As the global gathering for gender equality, the Generation Equality Forum
, kicks off in Paris on June 30, 2020, IPS conducted an exclusive interview with Katja Iversen.
In 2015, When Rabina Khan was running as an independent candidate in the Tower Hamlets’ mayoral elections in London, a male voter asked her what colour her hair was under her veil. Rabina replied and said, it was pink. This small interaction is what got Rabina inspired to write her book, My Hair is Pink Under This Veil.
What is the first thing that comes to your mind when you read the words, women and power? The accepted wisdom is that women can be powerful, but not without the constant reference to their gender - which is often based on a set of unconscious biases towards them. Is she competent enough, effective, articulate without being too assertive or too aggressive. Is she a straightjacket, is she too emotional, will her family life impact her work or vice versa. Is she smart enough to camouflage her intelligence, is she ready for a key position, is it worth making her powerful?
Four women, two motorbikes, 64 districts and a journey of a lifetime, this is the story of Dr. Sakia Haque from Bangladesh. In November 2016, Dr Haque co-founded “Travelettes of Bangladesh - Bhromon Konya,” a women's only group, with the motto of “empowering women through travelling.” This platform is not just an ordinary online travel group, but it is a platform of connection, sisterhood and networking of almost 60,000 girls and women in Bangladesh that empowers them by teaching them to raise their voices and encourages them to step out of their comfort zones and to “go see the world”.
There are teams of experts around the world right now tackling the coronavirus pandemic, providing pathways to put an end to this deadly global scourge and charting the course for recovery.
On 12 January this year, somewhere in the outskirts of the capital, New Delhi, 24 year old Dalit activist Nodeep Kaur was arrested by the Haryana police for protesting outside a factory. During the lockdown in 2020, Nodeep joined a local workers’ rights organization called Mazdoor Adhikar Sangathan (MAS) in the Kundli Industrial Area in Haryana. In January Nodeep was accused of allegedly manhandling management and staff of an industrial area during a protest and also assaulting the police team.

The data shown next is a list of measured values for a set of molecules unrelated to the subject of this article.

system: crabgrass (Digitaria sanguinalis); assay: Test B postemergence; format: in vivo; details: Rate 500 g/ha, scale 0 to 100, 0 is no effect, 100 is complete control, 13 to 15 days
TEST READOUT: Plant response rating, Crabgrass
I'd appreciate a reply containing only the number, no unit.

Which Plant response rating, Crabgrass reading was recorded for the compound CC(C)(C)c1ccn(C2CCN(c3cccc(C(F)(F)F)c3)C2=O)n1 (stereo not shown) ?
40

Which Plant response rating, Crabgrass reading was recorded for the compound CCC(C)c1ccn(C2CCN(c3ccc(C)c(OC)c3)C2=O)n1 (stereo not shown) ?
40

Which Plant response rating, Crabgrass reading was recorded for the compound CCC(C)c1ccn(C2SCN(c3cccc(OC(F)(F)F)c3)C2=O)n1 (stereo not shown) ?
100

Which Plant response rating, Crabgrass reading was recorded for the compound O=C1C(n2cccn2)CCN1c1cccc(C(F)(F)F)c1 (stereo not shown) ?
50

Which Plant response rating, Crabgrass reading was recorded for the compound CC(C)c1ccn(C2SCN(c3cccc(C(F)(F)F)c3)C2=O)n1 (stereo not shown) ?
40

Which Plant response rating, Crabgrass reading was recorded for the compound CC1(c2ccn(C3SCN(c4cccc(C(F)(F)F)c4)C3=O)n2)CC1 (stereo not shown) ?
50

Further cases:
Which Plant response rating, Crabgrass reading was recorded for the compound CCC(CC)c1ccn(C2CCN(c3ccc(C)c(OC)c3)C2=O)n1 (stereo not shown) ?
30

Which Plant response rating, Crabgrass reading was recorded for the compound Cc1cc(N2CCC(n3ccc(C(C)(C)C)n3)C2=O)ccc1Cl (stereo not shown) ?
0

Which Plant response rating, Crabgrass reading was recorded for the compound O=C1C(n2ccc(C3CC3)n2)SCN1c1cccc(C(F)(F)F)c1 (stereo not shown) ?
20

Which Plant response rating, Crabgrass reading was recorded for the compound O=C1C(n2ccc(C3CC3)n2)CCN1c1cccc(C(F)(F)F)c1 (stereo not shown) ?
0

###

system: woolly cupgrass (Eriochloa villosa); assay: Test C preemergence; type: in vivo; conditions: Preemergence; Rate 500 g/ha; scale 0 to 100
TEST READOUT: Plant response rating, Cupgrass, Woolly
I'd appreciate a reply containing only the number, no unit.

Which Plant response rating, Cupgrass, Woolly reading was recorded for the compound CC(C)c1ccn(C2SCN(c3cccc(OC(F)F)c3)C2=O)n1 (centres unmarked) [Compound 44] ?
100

This year it will be 128 years since the right of women to vote was first recognized, with New Zealand becoming the first nation to allow the participation of women in its general election in 1893.
From the suffragettes - to today’s feminists, both men and women have fought to increase women’s political participation and representation. It has been a slow, sometimes bitter and occasionally even dangerous struggle. Yet global progress remains slow and uneven – as it does in Samoa. As we approach the 2021 General Election on 9 April, it is important to remember that women’s full and effective participation in all areas of life drives progress for everyone.
The fight for equality around the globe has taken a few steps forward in some countries which provides a glimmer of hope for future generations for increased female participation and representation. However, that particular fight is taking new shapes and forms in multiple corners of the world, where women are still persecuted, silenced, threatened, killed, harassed, and stripped off their basic human rights on a daily basis. The question today is, when will the world become a safer place for women and girls?
To commemorate International Women’s Day, the United Nations has called for “Women in leadership: Achieving an equal future in a COVID-19 World,” as the day coincides with the dark week when WHO declared the virus a global pandemic.